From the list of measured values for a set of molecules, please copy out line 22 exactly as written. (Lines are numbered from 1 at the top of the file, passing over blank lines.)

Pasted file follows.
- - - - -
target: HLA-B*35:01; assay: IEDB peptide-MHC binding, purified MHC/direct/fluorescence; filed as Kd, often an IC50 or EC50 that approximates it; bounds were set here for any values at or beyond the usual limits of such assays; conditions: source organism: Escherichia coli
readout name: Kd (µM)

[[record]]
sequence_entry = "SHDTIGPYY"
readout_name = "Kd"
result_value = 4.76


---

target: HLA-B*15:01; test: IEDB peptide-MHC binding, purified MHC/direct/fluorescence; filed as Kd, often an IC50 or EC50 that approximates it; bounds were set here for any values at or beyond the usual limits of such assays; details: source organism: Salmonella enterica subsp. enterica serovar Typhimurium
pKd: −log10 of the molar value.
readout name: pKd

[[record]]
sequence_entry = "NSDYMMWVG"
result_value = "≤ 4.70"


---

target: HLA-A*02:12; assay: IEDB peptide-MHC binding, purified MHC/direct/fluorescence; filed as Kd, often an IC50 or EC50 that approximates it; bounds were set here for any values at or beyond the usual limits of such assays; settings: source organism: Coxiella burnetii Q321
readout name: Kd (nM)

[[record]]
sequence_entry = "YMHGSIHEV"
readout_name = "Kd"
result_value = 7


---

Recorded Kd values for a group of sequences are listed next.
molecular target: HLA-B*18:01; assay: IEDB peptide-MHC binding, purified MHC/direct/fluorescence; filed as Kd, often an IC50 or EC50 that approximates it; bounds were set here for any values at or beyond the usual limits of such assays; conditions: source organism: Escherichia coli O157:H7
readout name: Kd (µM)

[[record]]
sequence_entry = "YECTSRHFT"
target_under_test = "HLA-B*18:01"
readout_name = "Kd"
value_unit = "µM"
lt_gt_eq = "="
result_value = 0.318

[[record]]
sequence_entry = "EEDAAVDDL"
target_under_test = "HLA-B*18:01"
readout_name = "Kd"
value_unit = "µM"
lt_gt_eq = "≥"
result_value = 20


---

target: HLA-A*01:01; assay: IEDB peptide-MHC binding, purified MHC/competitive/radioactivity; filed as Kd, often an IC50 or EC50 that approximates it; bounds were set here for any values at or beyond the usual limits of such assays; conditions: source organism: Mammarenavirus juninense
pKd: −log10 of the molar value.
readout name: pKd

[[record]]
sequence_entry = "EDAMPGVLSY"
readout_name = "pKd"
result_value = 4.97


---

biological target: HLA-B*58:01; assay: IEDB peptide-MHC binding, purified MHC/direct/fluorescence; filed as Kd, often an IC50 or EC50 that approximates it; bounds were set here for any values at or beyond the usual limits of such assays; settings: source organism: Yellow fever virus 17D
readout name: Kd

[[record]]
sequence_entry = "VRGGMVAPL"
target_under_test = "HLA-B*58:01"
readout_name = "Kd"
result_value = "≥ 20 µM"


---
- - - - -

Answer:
Recorded Kd values for a group of sequences are listed next.